[e2e] Discrete IP

Timothy J. Salo salo at saloits.com
Sat Sep 15 13:04:06 PDT 2012

On 9/15/2012 8:57 AM, Pars Mutaf wrote:
> For example me, I want to use IPv9 in my country and for this I am ready
> to pay the following processing cost for each packet:
> IPv4 packet comes in.
> I remove the header.
> I replace it with a IPv9 header.
> I route the packet.
> (and vice versa)

Of course you can do this.  The IETF does precisely this with, for
example, the 6lowpan protocol.  The principal difference is that
the IETF isn't going to call 6lowpan a new version of IP.

As the IETF 6lowpan work has shown, there are some good reasons for
running another network layer protocol within a network.  In the case
of 6lowpan, it is to create a network protocol that works with very
small frames, very little bandwidth, no inexpensive multicast, nodes
that sleep much of the time, and a few other constraints.  Of course,
this is the IETF, so we don't view 6lowpan as anything other than IPv6,
although a typical IPv4/IPv6 router will choke on a 6lowpan packet.

As the 6lowpan work has shown, there are a lot of challenges to
running your own private network protocol.  Here is some of the
challenges that come to mind, although there are others:

o Your private protocol has to be close enough to IPv4 and/or IPv6
   that you can reasonably translate between IPv4/IPv6 and your private
   protocol.  I assume that you want your private protocol to
   interoperate (through gateways) with the global IPv4 and/or IPv6

o Gateways have to maintain a bunch of state to support the mapping
   between IPv4/IPv6 and your private protocol.  Some of this mapping
   can be static (e.g., 6lowpan's static mapping between port numbers),
   although some of this information is dynamic.  For example, your
   gateway has to maintain mappings between IPv4/IPv6 addresses and the
   addresses you are using internally.  There is a bit of tedium to
   maintaining these mappings.  (Personally, I think this translation
   might work better if the gateways maintain even more state.  This
   might be a good research topic...)

o You have to figure out what to do about naming.  (6lowpan pretty
   much punted on this.)  Will your network use the existing DNS
   system?  How will IPv4/IPv6 hosts learn the name and the IPv4/IPV6
   address of your hosts.  Oh, and how will IPv4/IPv6 addresses be
   assigned to your hosts, since the existing Internet won't be able
   to route to your private addresses.  I assume that you aren't going
   to use IPv4 or IPv6 addresses internally.  What will happen when one
   of your hosts requests the address of an IPv4/IPv6 host?  Will this
   address need to be translated into an internal address?  If so, where
   is this translation done?

o All of this stuff works much better if your network is an edge
   network.  Trying to be a transit network for IPv4/IPv6 traffic
   probably gets pretty hard.

o What are you going to do about higher-level protocols.  For example,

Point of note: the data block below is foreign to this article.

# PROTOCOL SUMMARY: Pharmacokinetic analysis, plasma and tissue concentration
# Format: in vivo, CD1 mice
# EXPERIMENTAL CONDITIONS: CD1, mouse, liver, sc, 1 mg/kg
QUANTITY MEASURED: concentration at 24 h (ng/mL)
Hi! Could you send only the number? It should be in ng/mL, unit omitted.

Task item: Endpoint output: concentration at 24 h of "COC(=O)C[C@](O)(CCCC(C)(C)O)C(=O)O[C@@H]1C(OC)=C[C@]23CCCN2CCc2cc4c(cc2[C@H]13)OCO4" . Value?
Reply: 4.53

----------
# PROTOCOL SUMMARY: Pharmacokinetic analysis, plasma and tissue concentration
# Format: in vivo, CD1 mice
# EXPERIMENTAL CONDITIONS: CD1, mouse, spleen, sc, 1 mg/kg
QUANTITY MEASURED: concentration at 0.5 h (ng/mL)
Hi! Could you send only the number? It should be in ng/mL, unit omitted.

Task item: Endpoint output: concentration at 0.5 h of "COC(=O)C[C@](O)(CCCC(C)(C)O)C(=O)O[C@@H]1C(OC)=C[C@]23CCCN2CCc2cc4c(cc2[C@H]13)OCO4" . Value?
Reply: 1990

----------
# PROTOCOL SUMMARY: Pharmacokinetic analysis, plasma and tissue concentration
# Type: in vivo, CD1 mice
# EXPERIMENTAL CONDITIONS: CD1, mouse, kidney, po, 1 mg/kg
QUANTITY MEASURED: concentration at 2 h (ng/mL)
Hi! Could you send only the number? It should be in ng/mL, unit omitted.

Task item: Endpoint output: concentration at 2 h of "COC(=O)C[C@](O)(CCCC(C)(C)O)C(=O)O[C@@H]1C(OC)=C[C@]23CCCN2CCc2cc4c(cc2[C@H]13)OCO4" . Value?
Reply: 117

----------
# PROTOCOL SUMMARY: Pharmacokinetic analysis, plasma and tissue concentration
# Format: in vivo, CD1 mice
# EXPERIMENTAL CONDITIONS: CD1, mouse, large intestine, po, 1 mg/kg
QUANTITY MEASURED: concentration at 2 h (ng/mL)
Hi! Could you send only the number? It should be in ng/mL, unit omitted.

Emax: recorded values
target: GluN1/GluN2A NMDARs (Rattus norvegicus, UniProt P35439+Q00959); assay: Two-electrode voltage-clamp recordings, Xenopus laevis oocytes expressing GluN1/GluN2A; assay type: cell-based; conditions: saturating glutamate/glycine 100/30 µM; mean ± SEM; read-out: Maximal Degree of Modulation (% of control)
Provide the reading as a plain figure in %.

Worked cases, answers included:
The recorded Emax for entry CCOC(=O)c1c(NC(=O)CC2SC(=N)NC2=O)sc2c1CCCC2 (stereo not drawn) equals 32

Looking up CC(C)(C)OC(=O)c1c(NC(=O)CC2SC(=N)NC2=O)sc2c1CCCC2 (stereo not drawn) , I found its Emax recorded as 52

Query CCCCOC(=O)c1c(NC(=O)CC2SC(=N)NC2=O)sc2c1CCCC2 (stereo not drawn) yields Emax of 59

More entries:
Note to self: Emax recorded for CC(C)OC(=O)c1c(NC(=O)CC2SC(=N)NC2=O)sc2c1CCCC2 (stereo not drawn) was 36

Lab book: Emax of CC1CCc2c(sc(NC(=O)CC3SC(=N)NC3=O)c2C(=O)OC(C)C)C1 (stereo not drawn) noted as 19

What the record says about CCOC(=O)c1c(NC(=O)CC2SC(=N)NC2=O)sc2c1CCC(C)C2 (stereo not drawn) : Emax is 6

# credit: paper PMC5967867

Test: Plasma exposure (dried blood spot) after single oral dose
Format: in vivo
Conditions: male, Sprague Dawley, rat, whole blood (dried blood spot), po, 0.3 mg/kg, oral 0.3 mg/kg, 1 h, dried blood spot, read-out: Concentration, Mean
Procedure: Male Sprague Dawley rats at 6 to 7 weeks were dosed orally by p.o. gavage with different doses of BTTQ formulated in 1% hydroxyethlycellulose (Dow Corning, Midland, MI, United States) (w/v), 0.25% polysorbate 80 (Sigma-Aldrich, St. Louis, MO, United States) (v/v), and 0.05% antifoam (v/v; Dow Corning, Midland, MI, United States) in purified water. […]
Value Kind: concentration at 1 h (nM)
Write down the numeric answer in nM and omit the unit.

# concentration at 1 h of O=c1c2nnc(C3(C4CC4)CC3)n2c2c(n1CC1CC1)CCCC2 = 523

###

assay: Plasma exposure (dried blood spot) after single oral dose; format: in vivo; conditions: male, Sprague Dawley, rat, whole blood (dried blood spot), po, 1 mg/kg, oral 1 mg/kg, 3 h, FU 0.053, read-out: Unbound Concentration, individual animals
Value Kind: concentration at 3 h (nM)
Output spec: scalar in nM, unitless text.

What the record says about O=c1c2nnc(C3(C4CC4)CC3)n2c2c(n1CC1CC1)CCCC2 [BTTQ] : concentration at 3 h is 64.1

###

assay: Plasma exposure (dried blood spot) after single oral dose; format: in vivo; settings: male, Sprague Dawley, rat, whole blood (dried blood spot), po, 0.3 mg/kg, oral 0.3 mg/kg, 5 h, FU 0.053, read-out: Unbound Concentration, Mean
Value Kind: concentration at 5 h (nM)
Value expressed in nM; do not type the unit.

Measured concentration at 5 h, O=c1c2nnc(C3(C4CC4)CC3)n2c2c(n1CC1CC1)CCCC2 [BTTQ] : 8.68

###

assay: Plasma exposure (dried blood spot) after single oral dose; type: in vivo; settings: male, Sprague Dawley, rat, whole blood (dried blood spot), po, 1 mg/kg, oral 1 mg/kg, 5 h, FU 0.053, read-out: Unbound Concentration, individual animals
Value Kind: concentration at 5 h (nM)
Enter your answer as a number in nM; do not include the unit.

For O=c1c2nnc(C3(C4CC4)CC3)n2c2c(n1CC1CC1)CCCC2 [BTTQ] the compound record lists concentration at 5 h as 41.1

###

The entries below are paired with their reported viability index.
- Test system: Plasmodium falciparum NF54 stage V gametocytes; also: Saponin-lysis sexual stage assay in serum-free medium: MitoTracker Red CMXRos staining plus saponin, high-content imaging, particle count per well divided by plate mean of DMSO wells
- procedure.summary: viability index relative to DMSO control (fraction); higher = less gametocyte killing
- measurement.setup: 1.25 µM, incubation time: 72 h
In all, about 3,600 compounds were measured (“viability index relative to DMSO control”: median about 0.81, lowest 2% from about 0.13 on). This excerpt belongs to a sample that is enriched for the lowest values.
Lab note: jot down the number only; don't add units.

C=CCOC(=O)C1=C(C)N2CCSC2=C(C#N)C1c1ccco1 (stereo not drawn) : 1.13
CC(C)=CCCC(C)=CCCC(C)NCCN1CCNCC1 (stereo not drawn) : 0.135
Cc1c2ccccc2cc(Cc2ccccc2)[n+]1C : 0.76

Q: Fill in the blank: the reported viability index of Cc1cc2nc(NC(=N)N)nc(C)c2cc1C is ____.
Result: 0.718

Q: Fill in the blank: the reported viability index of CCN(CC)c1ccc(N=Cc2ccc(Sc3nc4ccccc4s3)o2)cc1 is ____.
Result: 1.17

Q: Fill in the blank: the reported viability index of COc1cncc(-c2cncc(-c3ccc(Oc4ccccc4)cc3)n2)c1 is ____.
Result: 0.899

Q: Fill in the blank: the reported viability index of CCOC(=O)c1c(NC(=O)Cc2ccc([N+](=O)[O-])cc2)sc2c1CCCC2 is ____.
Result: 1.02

will your hosts implement a pretty standard TCP?  If not, will your
   hosts interoperate with IPv4/IPv6 TCP hosts?  You can certainly
   translate between TCP and your own favorite transport protocol, but
   your protocol has to be close enough to TCP for a reasonable mapping
   to be possible.  There has been quite of bit of work done on this
   topic; start with "performance enhancing proxies".

o How are multiple gateways going to work?  A gateway has to maintain
   a bunch of state: at a minimum address mappings.  Will you support
   multiple gateways?  If so, will they work well?  Will you try to
   synchronize state between all of your gateways?  Or, if a flow
   moves from one gateway to another, do you start a process that will
   create the state in the new gateway?  Can you make movement between
   gateways invisible to your hosts?  To your transport protocol?  To
   your application?  Will you handle asymmetric routing (in through one
   gateway and out through another)?  Will you permit a flow to be
   distributed among multiple gateways simultaneously?

You might want to thoroughly examine 6lowpan and understand what it
does, what it doesn't do, and what it doesn't do, but could.

In my view 6lowpan is sort of an initial, fairly limited attempt at
translating between IPv6 and a private network protocol.  It turns out
that this translation is difficult to do well.  I believe that this
topic of how to translate between IPv4/IPv6 and a private network
protocol, and maybe private higher-level protocols, would benefit from
some comprehensive thought: there are a lot of existing techniques that
have been developed, but I don't think that they have been pulled
together into one integrated solution.

One lesson from the 6lowpan work is that all of this is easier to
sell if you call your new protocol an optimized or an enhanced version
of IPv6, rather than a new version of IP...


More information about the end2end-interest mailing list